All posts tagged: 1780s

Rate the Dress: Princess worthy summer whites?

Last week I showed you a very brief (from a historical perspective) 1920s Jean Patou dress with heavy beading and a bit of an Egyptian twist.  You generally agreed that the mannequin wasn’t doing the dress many favours, but after that your opinions diverged: some of you thought it would have been so much better in bolder colours, some of you though that the restrained colour scheme was all that kept it from being garish; some of you though the dark beads were off, some thought it was exactly what the dress needed.  Most of you thought that it was complete perfection, and the dress came in at 8.9 out of 10, just a hairs breath away from making a perfect 9. This week, let’s move from silk to cotton, and from beading to embroidery, for a dress that sounds much simpler, but has an even more illustrious pedigree, as it is said to have belonged to Madame Élisabeth, younger sister of Louis XVI. This ensemble is an excellent example of the transitional styles of the …

Rate the Dress: Dudes dress-off

WOW!  Such consistent ratings for the red-velvet-and-chains 1880s dress last week!  8-10 across the board!  I don’t think we’ve EVER had a Rate the Dress before (exempting, of course, the one and only 10/10) where everyone concurred so wholeheartedly on a frock.  The final tally was 9.3/10, for being unusual, striking, and restrained in the face of overwhelming temptation to just be…overwhelming. It’s feeling very spring-y here in Wellington.  The kowhai are in full flame of glowing golden yellow, my freesias and irises are blooming, and the promise of summer is in the air.  It’s also been a few Rate-the-Dresses since I’ve posted a Dress-Off, where you compare two garments on a similar theme, and rate each of them.  So this week’s Rate the Dress will be a spring-themed Dress-OFF. For your sartorial judgement, I present a spring-green gentleman’s suit from the end of the 18th century. The Los Angeles County Museum of Art gives us two views of this ensemble.  First, an elegantly sober variant, with matching pale green coat, waistcoat and breeches: Version …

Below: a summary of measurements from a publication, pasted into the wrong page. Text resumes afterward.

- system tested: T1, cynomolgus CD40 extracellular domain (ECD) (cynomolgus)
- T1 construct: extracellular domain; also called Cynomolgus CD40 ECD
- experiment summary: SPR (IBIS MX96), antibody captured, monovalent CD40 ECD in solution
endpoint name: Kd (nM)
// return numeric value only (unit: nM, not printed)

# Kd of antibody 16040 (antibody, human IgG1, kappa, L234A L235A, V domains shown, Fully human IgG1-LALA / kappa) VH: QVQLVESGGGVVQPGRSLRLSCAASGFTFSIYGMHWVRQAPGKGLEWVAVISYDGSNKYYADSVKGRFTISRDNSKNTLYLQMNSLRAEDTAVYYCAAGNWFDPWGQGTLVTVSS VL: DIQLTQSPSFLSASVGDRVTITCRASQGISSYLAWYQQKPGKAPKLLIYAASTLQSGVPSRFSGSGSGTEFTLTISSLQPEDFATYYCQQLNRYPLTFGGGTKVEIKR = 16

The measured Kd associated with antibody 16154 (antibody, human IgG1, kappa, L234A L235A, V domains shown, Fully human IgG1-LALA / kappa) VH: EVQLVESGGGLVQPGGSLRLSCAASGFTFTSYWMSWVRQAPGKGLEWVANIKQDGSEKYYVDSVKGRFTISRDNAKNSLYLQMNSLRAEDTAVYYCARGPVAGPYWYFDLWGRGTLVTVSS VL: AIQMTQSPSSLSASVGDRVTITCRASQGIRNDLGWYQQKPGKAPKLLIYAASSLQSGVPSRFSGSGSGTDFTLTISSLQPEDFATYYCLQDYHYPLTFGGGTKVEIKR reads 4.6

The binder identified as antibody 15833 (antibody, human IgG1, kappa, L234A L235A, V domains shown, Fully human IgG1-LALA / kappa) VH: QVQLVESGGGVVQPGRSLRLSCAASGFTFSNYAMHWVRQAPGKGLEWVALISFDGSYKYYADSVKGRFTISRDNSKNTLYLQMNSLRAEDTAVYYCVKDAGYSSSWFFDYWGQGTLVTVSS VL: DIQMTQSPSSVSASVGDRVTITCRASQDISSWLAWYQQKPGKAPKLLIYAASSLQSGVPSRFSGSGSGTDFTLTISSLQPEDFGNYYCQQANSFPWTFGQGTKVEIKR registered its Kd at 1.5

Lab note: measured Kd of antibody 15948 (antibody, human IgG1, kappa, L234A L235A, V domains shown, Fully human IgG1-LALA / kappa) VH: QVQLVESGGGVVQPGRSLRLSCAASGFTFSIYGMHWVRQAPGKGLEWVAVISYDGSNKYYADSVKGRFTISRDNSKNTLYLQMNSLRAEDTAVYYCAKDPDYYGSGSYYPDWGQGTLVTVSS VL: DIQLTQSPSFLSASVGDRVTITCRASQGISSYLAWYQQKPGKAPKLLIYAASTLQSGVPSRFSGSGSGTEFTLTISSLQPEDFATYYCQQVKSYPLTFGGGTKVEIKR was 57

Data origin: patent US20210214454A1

The unseen accessory: my 1780 bum-rump

When I originally planned the ‘Accessorise’ challenge for the Historical Sew-Fortnightly I envisioned all the things that qualified for it as being things worn on the outside of an outfit: shoes, gloves, parasols, jewellery, headgear. Then, when I planned a photoshoot with one fully accessorised outfit, I realised that sometimes an outfit doesn’t look right without an un-seen accessory. Silk stockings, a bergere hat, a parasol and the right shoes all brought my pet-en-l’aire outfit together, but the ensemble just looked a little flat and deflated without one last accessory. Enter my bum-rump. Yep.  Without it my ass just wouldn’t look big in this. I based my bum-rump on Kendra’s excellent research into skirt supports in the late 18th century and this caricature of the ‘Bum Shop’: I went for the shape shown on the lady in the far right, only I assumed (this being a cartoon) that the original it was based on would be a bit more…restrained. I liked the shape of this bum-rump best of all the ones that Kendra trialled, and felt …